Art exhibits can be made out of common everyday items.
Miami artists Carrie Sieh and Alex Trimino have combined technology and sustainability with textiles to create their art, which is featured at the Ruth Funk Center for Textile Art. Their exhibition, “Reimagined Innovations in Fiber,” will be on display at the Ruth Funk Center from Jan. 23 – May 7.
Visiting the exhibit was such a peaceful experience for me. There were so many pieces that I couldn’t pick my favorite, but I could narrow it down to one per artist. The museum breaks up the pieces into three different art exhibits.
The first section contained works created by Sieh. Her artwork included boxes and tapestries that combines recycling and history. The one piece of hers that always caught my attention in this area was titled, “Content Creators and Luxuriated Bodies.” Aside from it’s sheer size, the piece caught my eye because it was made out of VHS tapes, and it included Freddie Mercury! This piece can be appreciated on many levels. There was an aspect that really brings about the co-existence of man and machines. Without man, the old textile machine would never have been created or utilized to its fullest extent. On another level, without the vocal and video recording, celebrities and their talents would not have been shared on such a large-scale as they currently are in modern society. If you go an see the piece in person, you will also see a few stray strands of VHS tape that connects the machine to the outlets on the walls, adding electricity and power into the mix of humans and machines.
What interested me most about this piece was the material that Sieh chose to use. The machine and connections to the outlet walls were made of VHS inner tape. This substance is out of date in the electronic world and toxic to the environment when improperly disposed. The tape without any modification causes very little harm, but when it starts to decompose, problems arise. There is just enough metal in the VHS tape to be classified as electronic waste. If you ever decide to dispose of old VHS tapes, make sure to do so like you would a computer, or turn it into one fantastic wall sculpture like the one currently on display.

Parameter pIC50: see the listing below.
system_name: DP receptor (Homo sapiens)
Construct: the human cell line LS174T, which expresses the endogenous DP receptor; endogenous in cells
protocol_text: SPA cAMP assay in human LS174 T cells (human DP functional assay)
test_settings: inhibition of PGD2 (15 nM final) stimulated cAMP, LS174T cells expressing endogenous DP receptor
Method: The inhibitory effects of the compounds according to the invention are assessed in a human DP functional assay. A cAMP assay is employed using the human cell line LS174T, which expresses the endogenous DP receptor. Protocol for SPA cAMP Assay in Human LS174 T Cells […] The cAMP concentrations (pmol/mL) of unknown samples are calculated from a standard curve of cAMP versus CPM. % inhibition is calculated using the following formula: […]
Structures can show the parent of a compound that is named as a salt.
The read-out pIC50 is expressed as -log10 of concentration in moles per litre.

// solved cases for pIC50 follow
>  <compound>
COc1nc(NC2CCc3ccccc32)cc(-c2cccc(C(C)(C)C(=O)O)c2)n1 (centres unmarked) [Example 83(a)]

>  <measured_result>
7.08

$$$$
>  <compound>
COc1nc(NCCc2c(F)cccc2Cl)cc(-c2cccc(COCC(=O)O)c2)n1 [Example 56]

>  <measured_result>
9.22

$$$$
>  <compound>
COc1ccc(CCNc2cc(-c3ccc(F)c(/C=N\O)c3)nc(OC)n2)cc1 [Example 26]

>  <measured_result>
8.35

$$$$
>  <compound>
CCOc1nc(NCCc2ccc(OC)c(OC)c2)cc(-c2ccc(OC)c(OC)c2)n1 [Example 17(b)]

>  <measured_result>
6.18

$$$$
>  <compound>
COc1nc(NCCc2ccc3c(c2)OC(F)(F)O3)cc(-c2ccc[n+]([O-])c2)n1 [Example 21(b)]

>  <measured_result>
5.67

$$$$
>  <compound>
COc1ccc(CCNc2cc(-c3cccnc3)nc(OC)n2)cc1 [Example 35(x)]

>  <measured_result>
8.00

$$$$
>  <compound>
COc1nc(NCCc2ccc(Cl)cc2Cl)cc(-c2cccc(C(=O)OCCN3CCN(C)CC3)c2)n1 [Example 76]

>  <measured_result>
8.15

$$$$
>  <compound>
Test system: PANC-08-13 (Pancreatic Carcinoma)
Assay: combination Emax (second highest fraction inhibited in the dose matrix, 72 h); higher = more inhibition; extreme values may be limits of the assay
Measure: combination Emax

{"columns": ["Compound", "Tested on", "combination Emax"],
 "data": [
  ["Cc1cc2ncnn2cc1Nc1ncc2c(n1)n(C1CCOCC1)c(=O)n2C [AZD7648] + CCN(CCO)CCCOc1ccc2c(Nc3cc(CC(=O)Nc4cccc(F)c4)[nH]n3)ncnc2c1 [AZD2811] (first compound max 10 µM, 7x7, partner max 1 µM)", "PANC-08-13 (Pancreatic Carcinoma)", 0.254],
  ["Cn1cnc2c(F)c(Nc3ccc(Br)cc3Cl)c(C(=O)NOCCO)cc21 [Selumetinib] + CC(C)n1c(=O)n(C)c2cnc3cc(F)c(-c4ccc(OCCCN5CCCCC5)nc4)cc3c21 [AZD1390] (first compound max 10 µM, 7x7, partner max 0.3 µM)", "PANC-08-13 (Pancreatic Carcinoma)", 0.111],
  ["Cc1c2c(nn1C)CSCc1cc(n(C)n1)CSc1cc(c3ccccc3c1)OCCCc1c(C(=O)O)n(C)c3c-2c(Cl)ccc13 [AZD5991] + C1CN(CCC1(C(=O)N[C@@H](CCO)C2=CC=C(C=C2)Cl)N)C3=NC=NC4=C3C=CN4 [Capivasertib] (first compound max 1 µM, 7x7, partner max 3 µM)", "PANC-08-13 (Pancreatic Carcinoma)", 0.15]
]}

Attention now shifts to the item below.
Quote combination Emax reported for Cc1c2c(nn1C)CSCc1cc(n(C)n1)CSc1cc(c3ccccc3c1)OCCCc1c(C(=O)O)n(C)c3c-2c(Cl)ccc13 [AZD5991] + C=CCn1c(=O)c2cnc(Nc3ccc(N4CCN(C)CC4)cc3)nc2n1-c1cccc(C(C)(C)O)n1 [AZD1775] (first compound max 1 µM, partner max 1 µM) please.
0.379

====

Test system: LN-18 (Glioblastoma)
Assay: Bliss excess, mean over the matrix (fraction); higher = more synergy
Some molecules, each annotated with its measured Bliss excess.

You can only stare at Freddie Mercury for so long before you would begin to notice the glowing coming from the next room. Trimino’s “Totemic Patterns of Light” mixes technology and textiles like neon, florescent lights and crochets, or knit, fibers. The piece is 3D and you can walk between the different parts of it in this art exhibit. Be sure to look closely; it took me a few times of walking through the exhibit before I was able to find the little projector screen (that my teachers used to use in middle school) near the wall. The projector sat on the side like one of the neon exhibits, but it had a lot less flare without any textile or florescent elements. You can see it in the photo of the florescent exhibit.
The mixture of light and textiles really catches your eye, but it’s the outside elements that made this exhibit so unique. Only one of the totems has a shadow. Another has crystals dangling form it. Each totem is unique, and each signifies different roles in society. To me, this is reflective of mankind and machines and identifying the similarities of each person and each machine’s unique features and its purpose in the grand scheme of things. I also saw the projector as society’s outsiders, hiding on the edge of society, but also the creators of some of the most unique elements.
Once again, the element that surprised me the most was the materials that were used in this piece. Neon and florescence are not often seen as art. Bring them up in a typical conversation, and I would say they have more of a functional use as lighting or signs for buildings. Trimino found a way to incorporate them into one large spectacle. Neon and florescent tubing are also hazardous waste. Ironically, the reason it is classified as hazardous waste is because it contains mercury! I wonder if the artists coordinated this connection between the materials and Freddie, or if it just happened to be a coincidence.
Both artists in this exhibit bring together technology, sustainability, textiles and history in such a fashion that they were able to really express the codependency of human culture and machines. Elements from all of the pieces have some sort of relation between the two. I strongly encourage anyone who is interested to visit the Ruth Funk Center before May 7. Form some of your own opinions of these works of art. There is no right or wrong interpretation of these exhibits, and simply experience the connections Triminio and Sieh make between mankind and technology.